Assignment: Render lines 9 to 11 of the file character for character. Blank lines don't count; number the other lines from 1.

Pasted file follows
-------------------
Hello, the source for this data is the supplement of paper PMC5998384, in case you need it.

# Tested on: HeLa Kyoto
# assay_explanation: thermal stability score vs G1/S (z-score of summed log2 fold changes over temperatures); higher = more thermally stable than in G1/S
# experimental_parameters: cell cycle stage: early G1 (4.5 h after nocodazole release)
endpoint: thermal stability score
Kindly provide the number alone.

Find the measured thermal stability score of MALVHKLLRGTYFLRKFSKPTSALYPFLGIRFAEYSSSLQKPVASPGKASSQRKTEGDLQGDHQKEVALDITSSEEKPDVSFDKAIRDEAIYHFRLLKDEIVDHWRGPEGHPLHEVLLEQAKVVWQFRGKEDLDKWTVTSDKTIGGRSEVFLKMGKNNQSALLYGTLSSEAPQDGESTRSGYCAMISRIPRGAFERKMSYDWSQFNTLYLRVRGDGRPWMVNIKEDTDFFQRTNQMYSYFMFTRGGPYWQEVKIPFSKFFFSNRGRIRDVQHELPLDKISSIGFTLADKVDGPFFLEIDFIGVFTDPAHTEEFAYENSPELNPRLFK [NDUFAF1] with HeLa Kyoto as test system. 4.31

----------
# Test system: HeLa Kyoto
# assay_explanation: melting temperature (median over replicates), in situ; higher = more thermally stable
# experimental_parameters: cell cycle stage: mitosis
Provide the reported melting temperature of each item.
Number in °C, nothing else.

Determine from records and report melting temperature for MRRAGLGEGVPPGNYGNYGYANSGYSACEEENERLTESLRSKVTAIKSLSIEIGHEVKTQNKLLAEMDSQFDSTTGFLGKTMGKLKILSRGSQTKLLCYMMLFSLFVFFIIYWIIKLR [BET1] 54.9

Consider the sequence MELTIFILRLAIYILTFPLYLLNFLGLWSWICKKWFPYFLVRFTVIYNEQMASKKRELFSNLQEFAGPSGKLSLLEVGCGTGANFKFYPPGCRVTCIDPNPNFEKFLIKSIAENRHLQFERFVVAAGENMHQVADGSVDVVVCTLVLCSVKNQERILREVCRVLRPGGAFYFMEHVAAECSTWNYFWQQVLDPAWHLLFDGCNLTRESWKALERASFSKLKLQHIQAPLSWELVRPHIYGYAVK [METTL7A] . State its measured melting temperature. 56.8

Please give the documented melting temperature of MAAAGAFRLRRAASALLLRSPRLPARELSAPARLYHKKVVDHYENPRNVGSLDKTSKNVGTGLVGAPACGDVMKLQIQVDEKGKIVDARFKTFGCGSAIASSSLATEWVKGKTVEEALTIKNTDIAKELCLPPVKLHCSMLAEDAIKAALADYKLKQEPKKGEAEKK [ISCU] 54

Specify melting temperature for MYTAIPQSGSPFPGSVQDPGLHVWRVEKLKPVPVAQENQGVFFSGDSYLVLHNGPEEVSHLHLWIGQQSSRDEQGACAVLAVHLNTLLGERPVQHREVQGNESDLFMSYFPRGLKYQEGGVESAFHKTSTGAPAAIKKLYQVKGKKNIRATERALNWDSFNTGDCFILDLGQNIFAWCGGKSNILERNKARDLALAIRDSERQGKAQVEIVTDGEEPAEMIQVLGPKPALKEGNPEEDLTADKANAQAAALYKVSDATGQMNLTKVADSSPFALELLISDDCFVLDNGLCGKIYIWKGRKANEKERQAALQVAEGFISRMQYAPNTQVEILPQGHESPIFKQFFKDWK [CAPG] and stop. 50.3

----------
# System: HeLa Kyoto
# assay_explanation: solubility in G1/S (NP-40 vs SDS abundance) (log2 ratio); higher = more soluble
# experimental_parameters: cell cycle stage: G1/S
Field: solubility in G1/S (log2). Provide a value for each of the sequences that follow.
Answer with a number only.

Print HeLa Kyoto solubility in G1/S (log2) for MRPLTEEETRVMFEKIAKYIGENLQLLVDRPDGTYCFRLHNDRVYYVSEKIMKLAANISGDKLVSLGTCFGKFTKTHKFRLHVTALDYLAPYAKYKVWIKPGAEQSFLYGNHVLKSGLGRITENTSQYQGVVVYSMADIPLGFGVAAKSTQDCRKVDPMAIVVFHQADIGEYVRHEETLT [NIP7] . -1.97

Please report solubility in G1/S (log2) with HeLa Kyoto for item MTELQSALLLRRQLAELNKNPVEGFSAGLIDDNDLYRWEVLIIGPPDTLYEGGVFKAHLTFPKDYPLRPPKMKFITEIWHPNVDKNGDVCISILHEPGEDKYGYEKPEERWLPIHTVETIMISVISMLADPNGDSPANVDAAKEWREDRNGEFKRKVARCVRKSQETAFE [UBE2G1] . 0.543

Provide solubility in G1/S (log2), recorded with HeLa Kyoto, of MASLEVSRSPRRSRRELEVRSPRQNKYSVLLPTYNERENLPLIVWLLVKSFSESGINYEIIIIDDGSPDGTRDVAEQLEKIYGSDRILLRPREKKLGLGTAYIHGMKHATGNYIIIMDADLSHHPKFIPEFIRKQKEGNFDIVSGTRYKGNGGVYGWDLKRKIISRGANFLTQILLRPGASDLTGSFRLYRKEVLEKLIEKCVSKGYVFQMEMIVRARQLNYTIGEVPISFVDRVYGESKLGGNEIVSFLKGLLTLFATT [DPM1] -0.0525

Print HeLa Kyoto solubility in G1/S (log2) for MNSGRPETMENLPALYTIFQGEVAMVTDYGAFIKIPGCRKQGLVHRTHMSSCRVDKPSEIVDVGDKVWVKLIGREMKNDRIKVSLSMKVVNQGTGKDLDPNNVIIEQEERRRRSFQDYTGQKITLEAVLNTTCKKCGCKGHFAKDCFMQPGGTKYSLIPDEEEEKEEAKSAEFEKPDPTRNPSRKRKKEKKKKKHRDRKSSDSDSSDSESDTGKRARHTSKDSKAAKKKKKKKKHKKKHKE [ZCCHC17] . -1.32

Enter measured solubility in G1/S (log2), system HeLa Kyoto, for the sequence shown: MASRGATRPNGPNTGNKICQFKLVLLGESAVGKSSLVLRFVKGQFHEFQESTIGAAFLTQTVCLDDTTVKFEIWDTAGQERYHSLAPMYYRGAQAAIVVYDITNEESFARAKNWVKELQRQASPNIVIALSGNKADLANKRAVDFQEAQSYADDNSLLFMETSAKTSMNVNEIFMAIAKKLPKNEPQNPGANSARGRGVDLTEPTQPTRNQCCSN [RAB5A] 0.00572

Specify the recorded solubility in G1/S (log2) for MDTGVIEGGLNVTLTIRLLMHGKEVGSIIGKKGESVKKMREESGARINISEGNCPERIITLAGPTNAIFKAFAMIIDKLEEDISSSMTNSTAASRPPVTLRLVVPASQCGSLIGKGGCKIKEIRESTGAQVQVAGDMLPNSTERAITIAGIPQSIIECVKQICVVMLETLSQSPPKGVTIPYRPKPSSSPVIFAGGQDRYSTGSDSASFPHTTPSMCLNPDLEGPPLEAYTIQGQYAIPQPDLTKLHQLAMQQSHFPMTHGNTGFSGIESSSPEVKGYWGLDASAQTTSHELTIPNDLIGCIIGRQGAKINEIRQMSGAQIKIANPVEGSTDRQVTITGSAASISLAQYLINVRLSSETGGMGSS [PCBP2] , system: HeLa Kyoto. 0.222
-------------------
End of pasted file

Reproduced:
# Test system: HeLa Kyoto
# assay_explanation: melting temperature (median over replicates), in situ; higher = more thermally stable
# experimental_parameters: cell cycle stage: mitosis